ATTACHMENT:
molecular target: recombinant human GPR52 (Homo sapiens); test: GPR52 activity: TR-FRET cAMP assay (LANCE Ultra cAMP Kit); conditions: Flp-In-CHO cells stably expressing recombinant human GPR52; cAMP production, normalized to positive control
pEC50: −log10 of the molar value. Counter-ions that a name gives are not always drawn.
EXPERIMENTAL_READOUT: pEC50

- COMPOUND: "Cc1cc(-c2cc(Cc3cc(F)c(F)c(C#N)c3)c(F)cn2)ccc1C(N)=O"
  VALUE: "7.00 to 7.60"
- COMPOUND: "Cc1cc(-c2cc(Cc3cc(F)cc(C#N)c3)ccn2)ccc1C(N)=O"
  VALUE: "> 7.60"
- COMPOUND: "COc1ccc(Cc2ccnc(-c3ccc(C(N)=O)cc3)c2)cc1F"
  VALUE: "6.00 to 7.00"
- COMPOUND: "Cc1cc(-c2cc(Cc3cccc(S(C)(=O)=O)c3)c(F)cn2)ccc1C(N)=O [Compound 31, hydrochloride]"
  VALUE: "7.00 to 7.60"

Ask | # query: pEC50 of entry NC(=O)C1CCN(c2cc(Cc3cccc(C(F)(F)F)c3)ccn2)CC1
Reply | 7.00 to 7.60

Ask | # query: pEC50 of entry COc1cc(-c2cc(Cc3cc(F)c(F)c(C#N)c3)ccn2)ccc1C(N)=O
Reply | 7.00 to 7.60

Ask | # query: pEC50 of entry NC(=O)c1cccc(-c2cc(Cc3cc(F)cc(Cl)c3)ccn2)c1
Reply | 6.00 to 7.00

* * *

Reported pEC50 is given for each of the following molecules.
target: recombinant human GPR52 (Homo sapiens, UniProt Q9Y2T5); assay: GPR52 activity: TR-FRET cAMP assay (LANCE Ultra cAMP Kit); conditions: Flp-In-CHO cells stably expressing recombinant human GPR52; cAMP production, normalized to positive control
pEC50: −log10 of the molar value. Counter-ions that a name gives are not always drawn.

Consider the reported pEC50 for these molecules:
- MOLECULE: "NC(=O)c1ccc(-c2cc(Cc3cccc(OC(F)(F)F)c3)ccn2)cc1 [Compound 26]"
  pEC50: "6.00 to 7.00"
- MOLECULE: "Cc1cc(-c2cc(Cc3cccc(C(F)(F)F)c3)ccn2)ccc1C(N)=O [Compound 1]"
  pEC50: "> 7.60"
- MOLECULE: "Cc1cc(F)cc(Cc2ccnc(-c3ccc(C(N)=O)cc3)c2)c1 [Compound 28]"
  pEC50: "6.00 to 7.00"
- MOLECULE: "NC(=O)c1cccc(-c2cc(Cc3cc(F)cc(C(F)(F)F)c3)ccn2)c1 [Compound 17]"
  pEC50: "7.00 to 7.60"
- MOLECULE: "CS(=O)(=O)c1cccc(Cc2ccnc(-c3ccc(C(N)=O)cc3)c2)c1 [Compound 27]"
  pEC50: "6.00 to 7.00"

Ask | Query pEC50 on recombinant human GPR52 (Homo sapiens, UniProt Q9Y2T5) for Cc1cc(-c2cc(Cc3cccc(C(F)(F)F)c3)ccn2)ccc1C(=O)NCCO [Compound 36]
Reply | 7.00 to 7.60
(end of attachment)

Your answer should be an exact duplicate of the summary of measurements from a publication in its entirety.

molecular target: recombinant human GPR52 (Homo sapiens); test: GPR52 activity: TR-FRET cAMP assay (LANCE Ultra cAMP Kit); conditions: Flp-In-CHO cells stably expressing recombinant human GPR52; cAMP production, normalized to positive control
pEC50: −log10 of the molar value. Counter-ions that a name gives are not always drawn.
EXPERIMENTAL_READOUT: pEC50

- COMPOUND: "Cc1cc(-c2cc(Cc3cc(F)c(F)c(C#N)c3)c(F)cn2)ccc1C(N)=O"
  VALUE: "7.00 to 7.60"
- COMPOUND: "Cc1cc(-c2cc(Cc3cc(F)cc(C#N)c3)ccn2)ccc1C(N)=O"
  VALUE: "> 7.60"
- COMPOUND: "COc1ccc(Cc2ccnc(-c3ccc(C(N)=O)cc3)c2)cc1F"
  VALUE: "6.00 to 7.00"
- COMPOUND: "Cc1cc(-c2cc(Cc3cccc(S(C)(=O)=O)c3)c(F)cn2)ccc1C(N)=O [Compound 31, hydrochloride]"
  VALUE: "7.00 to 7.60"

Ask | # query: pEC50 of entry NC(=O)C1CCN(c2cc(Cc3cccc(C(F)(F)F)c3)ccn2)CC1
Reply | 7.00 to 7.60

Ask | # query: pEC50 of entry COc1cc(-c2cc(Cc3cc(F)c(F)c(C#N)c3)ccn2)ccc1C(N)=O
Reply | 7.00 to 7.60

Ask | # query: pEC50 of entry NC(=O)c1cccc(-c2cc(Cc3cc(F)cc(Cl)c3)ccn2)c1
Reply | 6.00 to 7.00

* * *

Reported pEC50 is given for each of the following molecules.
target: recombinant human GPR52 (Homo sapiens, UniProt Q9Y2T5); assay: GPR52 activity: TR-FRET cAMP assay (LANCE Ultra cAMP Kit); conditions: Flp-In-CHO cells stably expressing recombinant human GPR52; cAMP production, normalized to positive control
pEC50: −log10 of the molar value. Counter-ions that a name gives are not always drawn.

Consider the reported pEC50 for these molecules:
- MOLECULE: "NC(=O)c1ccc(-c2cc(Cc3cccc(OC(F)(F)F)c3)ccn2)cc1 [Compound 26]"
  pEC50: "6.00 to 7.00"
- MOLECULE: "Cc1cc(-c2cc(Cc3cccc(C(F)(F)F)c3)ccn2)ccc1C(N)=O [Compound 1]"
  pEC50: "> 7.60"
- MOLECULE: "Cc1cc(F)cc(Cc2ccnc(-c3ccc(C(N)=O)cc3)c2)c1 [Compound 28]"
  pEC50: "6.00 to 7.00"
- MOLECULE: "NC(=O)c1cccc(-c2cc(Cc3cc(F)cc(C(F)(F)F)c3)ccn2)c1 [Compound 17]"
  pEC50: "7.00 to 7.60"
- MOLECULE: "CS(=O)(=O)c1cccc(Cc2ccnc(-c3ccc(C(N)=O)cc3)c2)c1 [Compound 27]"
  pEC50: "6.00 to 7.00"

Ask | Query pEC50 on recombinant human GPR52 (Homo sapiens, UniProt Q9Y2T5) for Cc1cc(-c2cc(Cc3cccc(C(F)(F)F)c3)ccn2)ccc1C(=O)NCCO [Compound 36]
Reply | 7.00 to 7.60